It’s always a good thing to see a company taking risks. It happens so rarely anymore with companies simply releasing the same game year after year. But can you blame them? It’s a safe and easy way to make money, and the chances of failure are low. But Runic Games, the makers of Torchlight and Torchlight II, are attempting to buck that trend with their new game, Hob.
The Torchlight series of ARPG’s have been extremely well received and drastically filled a void that the Diablo games had left empty for some time. However, Diablo 3 has changed significantly since its launch, and Runic no longer saw the need for a new Torchlight game right now. Hence, it was time to take a risk and work on a passion project: Hob.
Hob is extremely difficult game to describe. It’s an open world, puzzle, platformer, adventure, exploration, action, role-playing game. I think I got them all… At PAX Prime, Bill Murphy and I got some hands on time with Hob in a roughly fifteen minute demo, which did a great job trying to help you figure out just what exactly you’re seeing. Starting off, the graphics are simply beautiful. Granted, this is purely opinion based, but I think just about anyone would find them charming. You play as a small little guy with a giant “Hellboy”-esque arm. According to the developer, this arm will slowly be upgraded throughout the game, giving it different skills and attributes. In our short demo the arm acted as a shield, a key, a weapon, and a grappling hook. All of that in 15 minutes.
But just what is the point of Hob? Adventure and discovery. The main goal of Hob is to fix the world. How did it break? That’s for YOU to find out. Hob is a very different type of game. There are no NPCs or dialogue to spell out the story of this world for you. It is something you will have to discover on your own as you fix the world. The lore and story will simply unfold before you if you look hard enough, as there are secrets to find just about everywhere. In our short 15 minute play session, Bill Murphy missed SEVERAL secrets, mostly because he’s bad at games [Editor - It's true.], but also because the game wants you to explore.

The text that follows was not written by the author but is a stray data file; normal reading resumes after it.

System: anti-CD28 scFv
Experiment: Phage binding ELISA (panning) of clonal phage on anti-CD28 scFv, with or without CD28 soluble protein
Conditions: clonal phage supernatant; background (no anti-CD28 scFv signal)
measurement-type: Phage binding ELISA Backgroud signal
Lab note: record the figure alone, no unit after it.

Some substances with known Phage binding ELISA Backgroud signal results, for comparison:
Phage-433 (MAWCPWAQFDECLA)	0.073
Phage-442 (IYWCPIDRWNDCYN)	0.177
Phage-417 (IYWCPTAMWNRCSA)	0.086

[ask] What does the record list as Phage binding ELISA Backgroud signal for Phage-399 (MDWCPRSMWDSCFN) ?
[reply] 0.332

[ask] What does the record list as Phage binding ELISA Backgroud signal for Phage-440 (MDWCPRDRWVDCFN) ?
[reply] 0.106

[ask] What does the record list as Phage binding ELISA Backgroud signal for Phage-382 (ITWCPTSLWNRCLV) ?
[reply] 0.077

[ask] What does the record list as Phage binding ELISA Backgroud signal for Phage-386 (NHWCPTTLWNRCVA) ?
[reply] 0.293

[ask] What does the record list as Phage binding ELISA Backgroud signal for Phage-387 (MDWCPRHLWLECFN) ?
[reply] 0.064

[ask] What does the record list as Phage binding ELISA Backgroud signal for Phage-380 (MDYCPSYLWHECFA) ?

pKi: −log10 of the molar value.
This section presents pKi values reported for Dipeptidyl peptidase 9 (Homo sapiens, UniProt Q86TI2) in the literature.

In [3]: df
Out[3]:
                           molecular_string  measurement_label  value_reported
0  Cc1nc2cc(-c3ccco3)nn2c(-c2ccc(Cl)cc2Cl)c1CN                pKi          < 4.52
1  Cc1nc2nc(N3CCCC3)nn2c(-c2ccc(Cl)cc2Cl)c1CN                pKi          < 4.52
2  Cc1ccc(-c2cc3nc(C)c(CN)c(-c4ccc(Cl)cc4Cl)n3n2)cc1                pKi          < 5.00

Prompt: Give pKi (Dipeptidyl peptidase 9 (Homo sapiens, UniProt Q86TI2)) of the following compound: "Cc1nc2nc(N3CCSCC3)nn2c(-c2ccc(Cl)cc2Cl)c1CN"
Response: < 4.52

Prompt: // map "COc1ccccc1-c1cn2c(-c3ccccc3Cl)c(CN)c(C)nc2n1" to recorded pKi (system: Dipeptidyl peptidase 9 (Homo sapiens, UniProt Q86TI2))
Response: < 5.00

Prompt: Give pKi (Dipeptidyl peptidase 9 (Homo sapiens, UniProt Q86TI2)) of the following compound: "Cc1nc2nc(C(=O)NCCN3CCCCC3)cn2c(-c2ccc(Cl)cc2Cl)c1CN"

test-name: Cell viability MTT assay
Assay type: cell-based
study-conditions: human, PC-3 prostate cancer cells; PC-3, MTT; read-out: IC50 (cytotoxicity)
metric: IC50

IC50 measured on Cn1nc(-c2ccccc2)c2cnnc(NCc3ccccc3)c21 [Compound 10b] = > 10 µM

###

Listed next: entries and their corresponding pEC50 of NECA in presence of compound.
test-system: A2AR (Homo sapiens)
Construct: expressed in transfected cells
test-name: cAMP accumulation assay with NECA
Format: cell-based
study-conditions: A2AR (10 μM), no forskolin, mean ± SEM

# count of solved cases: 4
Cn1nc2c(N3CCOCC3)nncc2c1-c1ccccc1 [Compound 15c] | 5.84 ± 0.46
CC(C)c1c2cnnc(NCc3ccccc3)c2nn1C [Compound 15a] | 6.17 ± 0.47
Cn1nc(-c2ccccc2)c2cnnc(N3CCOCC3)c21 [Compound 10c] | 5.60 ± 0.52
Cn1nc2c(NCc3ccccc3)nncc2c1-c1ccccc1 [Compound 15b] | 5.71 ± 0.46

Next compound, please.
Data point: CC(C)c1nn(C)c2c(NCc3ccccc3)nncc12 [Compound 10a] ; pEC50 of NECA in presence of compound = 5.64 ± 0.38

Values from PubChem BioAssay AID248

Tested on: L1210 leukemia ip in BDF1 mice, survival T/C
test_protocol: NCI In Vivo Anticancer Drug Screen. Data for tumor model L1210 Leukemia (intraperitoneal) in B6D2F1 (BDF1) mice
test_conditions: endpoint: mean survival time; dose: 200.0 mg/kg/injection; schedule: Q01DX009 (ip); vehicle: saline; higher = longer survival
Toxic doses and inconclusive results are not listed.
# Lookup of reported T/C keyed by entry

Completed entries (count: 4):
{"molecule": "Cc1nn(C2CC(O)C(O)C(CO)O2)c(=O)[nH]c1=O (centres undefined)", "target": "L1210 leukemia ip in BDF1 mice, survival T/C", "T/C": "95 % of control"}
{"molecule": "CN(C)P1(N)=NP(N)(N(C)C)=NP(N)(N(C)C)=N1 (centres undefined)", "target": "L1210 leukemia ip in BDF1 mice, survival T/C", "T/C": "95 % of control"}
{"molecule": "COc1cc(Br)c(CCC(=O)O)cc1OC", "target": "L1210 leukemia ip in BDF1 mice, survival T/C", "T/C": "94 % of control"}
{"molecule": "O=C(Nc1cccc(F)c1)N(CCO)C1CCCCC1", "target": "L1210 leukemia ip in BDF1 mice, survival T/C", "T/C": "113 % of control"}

As you fix the world, the landscape will shift around you. This also changed gameplay and the game mechanics, as we saw the game switch from action RPG to a platformer almost instantly. Mechanics also like to find their ways in to sections of that game you wouldn’t normally expect. After our arm was given the upgrade to be used as a grappling hook of sorts, we traversed the land using this new mechanic for quite some time until we were introduced to other new mechanics, which we then used for quite some time, right up until we almost forgot about our grappling hook. Then we came face to face with a large monster that we couldn’t seem to hurt with our tiny sword. The game provided no tips or hints on how to defeat this beast, that is, until you looked closer. The trick was to use the grappling hook on the boss to remove his armor and then attack his vulnerable body. The only hint was a very small version of the “grappling hook” nodes you used to swing around the world quite a few minutes before, barely in sight, hiding on the knees of this monster. It’s a concept take right out of Zelda, but the game’s pacing helps trick you in to having to figure out the puzzle.
Both Bill and I were thoroughly impressed with Hob, but the developers are keeping their mouths shut on many of the game’s other aspects. Their main focus was, “This is a game of discovery, and we want to make sure you discover it for yourselves.” Well, I know we can’t wait, so I guess it’s time to break into Runic Games’ studios. Not really. But really... Hob is due out "TBD", and we'll be keeping a close eye on the game's progress.